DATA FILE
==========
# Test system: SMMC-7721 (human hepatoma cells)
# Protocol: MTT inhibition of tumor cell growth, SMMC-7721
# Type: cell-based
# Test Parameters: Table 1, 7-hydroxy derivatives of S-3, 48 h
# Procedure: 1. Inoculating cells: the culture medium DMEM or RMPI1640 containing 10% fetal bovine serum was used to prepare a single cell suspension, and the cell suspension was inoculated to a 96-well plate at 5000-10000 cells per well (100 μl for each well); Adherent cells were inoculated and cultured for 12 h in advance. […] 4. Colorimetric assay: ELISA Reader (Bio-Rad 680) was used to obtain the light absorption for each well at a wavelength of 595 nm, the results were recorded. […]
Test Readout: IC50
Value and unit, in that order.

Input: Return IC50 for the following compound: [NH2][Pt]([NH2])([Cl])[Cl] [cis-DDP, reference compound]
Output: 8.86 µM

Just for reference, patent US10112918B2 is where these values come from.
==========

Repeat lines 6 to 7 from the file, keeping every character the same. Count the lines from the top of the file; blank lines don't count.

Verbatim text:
Test Readout: IC50
Value and unit, in that order.